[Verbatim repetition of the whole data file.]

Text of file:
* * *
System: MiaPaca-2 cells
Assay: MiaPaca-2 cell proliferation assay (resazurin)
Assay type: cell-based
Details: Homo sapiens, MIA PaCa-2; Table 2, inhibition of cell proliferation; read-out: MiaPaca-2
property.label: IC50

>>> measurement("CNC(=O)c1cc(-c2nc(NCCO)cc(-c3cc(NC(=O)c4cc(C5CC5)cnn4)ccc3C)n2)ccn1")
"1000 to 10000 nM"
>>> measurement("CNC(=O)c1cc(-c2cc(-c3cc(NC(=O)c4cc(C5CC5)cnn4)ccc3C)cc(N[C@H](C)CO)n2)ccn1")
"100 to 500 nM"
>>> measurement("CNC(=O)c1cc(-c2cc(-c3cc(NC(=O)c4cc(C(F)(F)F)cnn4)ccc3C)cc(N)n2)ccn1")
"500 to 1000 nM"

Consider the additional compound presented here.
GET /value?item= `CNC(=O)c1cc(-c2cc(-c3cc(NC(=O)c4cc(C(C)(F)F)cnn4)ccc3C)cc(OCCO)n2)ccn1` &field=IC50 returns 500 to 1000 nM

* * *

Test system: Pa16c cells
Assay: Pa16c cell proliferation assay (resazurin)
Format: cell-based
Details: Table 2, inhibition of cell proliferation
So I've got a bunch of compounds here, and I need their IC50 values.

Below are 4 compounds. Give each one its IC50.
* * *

System: MiaPaca-2 cells
Assay: MiaPaca-2 cell proliferation assay (resazurin)
Assay type: cell-based
Details: Homo sapiens, MIA PaCa-2; Table 2, inhibition of cell proliferation; read-out: MiaPaca-2
property.label: IC50

>>> measurement("CNC(=O)c1cc(-c2nc(NCCO)cc(-c3cc(NC(=O)c4cc(C5CC5)cnn4)ccc3C)n2)ccn1")
"1000 to 10000 nM"
>>> measurement("CNC(=O)c1cc(-c2cc(-c3cc(NC(=O)c4cc(C5CC5)cnn4)ccc3C)cc(N[C@H](C)CO)n2)ccn1")
"100 to 500 nM"
>>> measurement("CNC(=O)c1cc(-c2cc(-c3cc(NC(=O)c4cc(C(F)(F)F)cnn4)ccc3C)cc(N)n2)ccn1")
"500 to 1000 nM"

Consider the additional compound presented here.
GET /value?item= `CNC(=O)c1cc(-c2cc(-c3cc(NC(=O)c4cc(C(C)(F)F)cnn4)ccc3C)cc(OCCO)n2)ccn1` &field=IC50 returns 500 to 1000 nM

* * *

Test system: Pa16c cells
Assay: Pa16c cell proliferation assay (resazurin)
Format: cell-based
Details: Table 2, inhibition of cell proliferation
So I've got a bunch of compounds here, and I need their IC50 values.

Below are 4 compounds. Give each one its IC50.